‘A Quiet Place’ uses the subtleties of sign language to create mood for survival



Regan (Millicent Simmonds) argues in sign language with her father Lee (John Krasinski).

In the movie, “A Quiet Place,” director and leading actor John Krasinski conveys a powerful message through the use of sign language and facial expressions. Krasinski, famous for his role as Jim Halpert in “The Office,” says that the movie’s main message shows the importance of family, despite the suspense and grim alien creatures.
According to Variety, an American entertainment trade magazine, Krasinski says the movie is a metaphor for parenthood, the idea of parents protecting their kids and how far a parent would go to protect them.
However, many critics say that the movie uses the apocalyptic monsters as a symbol of the nation’s current political unrest.
Horror works best if the viewer is invested in the characters, and this particular cast absorbs the audience into the horrifying, post-apocalyptic world.
“Yes, the movie’s scary, and yes, it’s so much fun in how we explore the world and get you to be scared, but to me, the only reason it’s the type of scary that it is because the audience cares about this family,” Krasinski told MTV News at a press day for the film.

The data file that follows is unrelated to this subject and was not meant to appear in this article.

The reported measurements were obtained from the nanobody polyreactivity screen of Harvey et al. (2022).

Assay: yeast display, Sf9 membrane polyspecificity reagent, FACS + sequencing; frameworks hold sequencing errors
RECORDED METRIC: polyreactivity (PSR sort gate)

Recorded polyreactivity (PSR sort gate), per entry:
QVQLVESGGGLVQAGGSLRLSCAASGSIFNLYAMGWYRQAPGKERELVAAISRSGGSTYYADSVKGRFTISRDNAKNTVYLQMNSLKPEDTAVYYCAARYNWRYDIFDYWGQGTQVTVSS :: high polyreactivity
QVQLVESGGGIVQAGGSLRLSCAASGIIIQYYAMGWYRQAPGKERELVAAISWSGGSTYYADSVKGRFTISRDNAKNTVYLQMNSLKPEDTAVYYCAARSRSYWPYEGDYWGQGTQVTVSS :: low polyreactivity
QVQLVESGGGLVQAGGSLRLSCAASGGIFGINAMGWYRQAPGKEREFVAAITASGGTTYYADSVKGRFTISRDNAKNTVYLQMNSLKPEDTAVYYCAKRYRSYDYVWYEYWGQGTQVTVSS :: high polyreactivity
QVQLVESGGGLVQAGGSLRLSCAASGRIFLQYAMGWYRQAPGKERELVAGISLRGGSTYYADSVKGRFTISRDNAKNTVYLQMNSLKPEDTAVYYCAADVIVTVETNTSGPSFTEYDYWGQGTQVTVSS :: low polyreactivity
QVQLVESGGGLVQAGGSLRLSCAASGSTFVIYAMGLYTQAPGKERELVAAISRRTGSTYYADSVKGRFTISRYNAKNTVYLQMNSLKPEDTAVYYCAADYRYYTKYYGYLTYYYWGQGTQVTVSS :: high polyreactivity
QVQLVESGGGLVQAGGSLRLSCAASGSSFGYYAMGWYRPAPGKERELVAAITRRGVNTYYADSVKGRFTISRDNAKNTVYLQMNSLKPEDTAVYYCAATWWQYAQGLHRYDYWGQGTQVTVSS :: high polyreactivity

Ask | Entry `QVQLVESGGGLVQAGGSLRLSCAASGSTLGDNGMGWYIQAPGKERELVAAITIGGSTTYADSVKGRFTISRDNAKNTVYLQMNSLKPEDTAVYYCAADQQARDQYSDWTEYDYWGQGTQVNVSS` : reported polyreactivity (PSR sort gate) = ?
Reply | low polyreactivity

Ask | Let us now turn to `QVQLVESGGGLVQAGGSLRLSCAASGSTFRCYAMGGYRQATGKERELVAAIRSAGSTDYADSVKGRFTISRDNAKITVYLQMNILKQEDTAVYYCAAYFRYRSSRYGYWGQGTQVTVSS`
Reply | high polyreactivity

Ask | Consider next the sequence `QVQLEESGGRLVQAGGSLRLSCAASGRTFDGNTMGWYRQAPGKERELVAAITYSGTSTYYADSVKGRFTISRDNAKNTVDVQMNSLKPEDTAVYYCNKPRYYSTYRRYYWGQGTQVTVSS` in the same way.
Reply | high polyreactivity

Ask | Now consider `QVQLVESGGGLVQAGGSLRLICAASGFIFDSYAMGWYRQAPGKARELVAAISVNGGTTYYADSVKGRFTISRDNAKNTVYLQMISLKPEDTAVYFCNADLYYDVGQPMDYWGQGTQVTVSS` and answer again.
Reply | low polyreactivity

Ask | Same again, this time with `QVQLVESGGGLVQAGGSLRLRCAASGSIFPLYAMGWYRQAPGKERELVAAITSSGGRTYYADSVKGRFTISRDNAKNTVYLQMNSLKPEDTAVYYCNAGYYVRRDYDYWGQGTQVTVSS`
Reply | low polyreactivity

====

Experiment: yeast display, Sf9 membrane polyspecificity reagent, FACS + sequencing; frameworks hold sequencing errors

The majority of  “A Quiet Place” is filmed in sign language with subtitles, leaving the viewers to analyze the actors’ facial expressions in order to understand the family dynamic. Krasinski casted Millicent Simmonds, a deaf actress, to play his daughter Regan in the film; he also encouraged the cast and crew to learn ASL as well.
“Casting a deaf actress in the role was non-negotiable,” said Krasinski to MTV News.
Producers Brad Fuller and Andrew Form described the script as “a gunshot right in my heart,” adding, “I was so moved by this incredible, powerful metaphor for parenthood.”